A bill that would give law enforcement more leeway during interrogations of people deemed a public security risk would "gut" the rights afforded to people who have been arrested, critics say.
The bill, put forward at the end of last week by US House Rep. Adam Schiff (D-CA), appears to have the unofficial backing of the Obama administration, at least in principle.
The Enemy Belligerent Interrogation, Detention and Prosecution Act of 2010 would extend to four days the period of time that law enforcement has to question a terrorist suspect before bringing the suspect before a judge.
Currently, as Schiff explains in a press statement, officials have six hours to present a suspect before a judge. Statements taken after that time would be inadmissible. Schiff's bill would give interrogators four days, provided the US attorney general or Director of National Intelligence sign off on it.
The bill also includes a clause expressing Congress' belief that authorities can delay reading a national security suspect's Miranda rights "for as long as is necessary."
In his efforts, Schiff appears to have the unofficial backing of Attorney General Eric Holder. In May, in the wake of the Times Square bombing attempt, Holder said he wanted Congress to modify the public-safety exception to Miranda rights to make it easier to interrogate terrorists. (The Supreme Court has ruled that Miranda rights can be overlooked in certain national security situations, but backers of new legislation say the exception is not large enough.)
In TV interviews, Holder said he wanted to see an expansion of the exception to Miranda rights, and that he would work with Congress to make that happen.
Schiff told Politico that he got "no formal endorsement" from the Obama administration for his bill, but Politico reports that the Department of Justice is reviewing the legislation.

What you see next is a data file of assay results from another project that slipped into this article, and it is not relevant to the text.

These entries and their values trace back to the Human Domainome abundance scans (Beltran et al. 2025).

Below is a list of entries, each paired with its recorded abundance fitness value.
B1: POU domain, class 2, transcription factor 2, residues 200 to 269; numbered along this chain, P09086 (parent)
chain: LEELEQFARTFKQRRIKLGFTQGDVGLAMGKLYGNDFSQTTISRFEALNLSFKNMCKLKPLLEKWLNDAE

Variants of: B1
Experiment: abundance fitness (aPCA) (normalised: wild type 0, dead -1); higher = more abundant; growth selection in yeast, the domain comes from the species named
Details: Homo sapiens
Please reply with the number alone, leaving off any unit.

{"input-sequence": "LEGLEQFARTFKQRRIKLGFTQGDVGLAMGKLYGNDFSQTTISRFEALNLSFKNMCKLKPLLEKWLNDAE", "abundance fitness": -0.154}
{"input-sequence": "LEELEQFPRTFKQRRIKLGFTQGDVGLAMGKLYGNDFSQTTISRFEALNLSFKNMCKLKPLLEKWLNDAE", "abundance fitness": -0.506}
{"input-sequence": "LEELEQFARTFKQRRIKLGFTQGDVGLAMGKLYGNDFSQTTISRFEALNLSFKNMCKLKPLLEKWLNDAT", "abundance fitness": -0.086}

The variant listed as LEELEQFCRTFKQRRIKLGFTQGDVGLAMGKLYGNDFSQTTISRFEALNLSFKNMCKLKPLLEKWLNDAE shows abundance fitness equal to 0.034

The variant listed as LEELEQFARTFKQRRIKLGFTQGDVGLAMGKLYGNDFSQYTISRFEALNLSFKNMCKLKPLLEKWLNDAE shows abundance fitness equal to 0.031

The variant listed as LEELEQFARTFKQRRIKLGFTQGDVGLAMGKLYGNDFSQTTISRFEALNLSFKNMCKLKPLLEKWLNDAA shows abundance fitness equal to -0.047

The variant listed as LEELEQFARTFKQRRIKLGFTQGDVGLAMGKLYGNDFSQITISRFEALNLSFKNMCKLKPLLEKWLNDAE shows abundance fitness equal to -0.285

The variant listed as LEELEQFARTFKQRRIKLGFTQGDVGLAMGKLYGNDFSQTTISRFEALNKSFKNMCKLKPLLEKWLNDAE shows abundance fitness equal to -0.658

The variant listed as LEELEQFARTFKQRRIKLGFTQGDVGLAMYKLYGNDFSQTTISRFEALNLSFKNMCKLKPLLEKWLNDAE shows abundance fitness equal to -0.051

Blogger Marcy Wheeler calls Schiff's proposed law a "gutting of Miranda rights." She points to comments by Ben Wittes of the Brookings Institution, who supports the legislation and said it should "focus more on suspects who pose a national security threat rather than those sought in connection with particular terrorism-related crimes," according to Politico.
To Wheeler, that suggests that many more people than just terrorism suspects could be caught in the new rules.
"So can an environmental activist lose Miranda rights under this bill?" Wheeler asks. "Can Quakers?"
Ken Gude of the Center for American Progress described the bill to Politico as "a proposed solution to a problem that doesnÃ¢â‚¬â„¢t exist. ... Whatever the political theater surrounding Miranda warnings, the FBI obtained valuable intelligence information from both the underwear and Times Square bombers under the existing rules.Ã¢â‚¬Â
He added: Ã¢â‚¬Å“The combined effect of denial of access to an attorney or presentment before a judge for 48 hours is of extremely dubious value and is precisely the kind of interrogation the Constitution is designed to prohibit.Ã¢â‚¬Â
David Colgin, an assistant federal defender in Philadelphia, told Politico he found it "ironic that politicians keep talking about the need to limit constitutional rights, since none of these protections have actually stymied any investigations so far in terrorism cases. ... Overall, this legislation reflects the pervasive misconception that coercion works, and that we just need to let Jack Bauer get to work on our terrorism suspects to get the truth."
But Schiff points to recent terrorism investigations as evidence the law is needed.
"The foiled attacks of the Times Square bomber and the Christmas Day bomber have demonstrated the unique national security concerns implicated when terrorism suspects are captured in the United States," he said in a statement. "The provisions of this bill will help guarantee our national security needs are met, while establishing a level of due process that is consistent with our adherence to the rule of law."